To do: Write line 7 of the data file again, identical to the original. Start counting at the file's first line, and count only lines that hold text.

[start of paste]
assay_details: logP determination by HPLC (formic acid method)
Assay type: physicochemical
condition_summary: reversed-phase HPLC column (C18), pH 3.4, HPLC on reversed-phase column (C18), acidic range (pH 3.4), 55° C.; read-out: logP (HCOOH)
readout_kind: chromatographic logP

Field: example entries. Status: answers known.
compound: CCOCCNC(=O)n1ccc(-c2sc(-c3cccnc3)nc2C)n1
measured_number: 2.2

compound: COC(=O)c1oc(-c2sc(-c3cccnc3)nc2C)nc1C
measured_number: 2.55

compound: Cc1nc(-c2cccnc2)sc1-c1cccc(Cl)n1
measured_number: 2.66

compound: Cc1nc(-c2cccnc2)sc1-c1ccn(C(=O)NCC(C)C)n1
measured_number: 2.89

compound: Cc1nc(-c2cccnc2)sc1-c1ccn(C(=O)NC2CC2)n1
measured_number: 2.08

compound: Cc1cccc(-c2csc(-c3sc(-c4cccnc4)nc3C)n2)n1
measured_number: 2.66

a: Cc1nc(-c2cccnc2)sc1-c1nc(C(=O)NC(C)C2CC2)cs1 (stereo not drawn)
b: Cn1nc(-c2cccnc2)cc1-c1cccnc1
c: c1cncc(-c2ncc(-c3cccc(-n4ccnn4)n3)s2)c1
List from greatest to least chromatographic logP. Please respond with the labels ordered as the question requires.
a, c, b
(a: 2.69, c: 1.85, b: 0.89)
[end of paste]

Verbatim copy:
measured_number: 2.2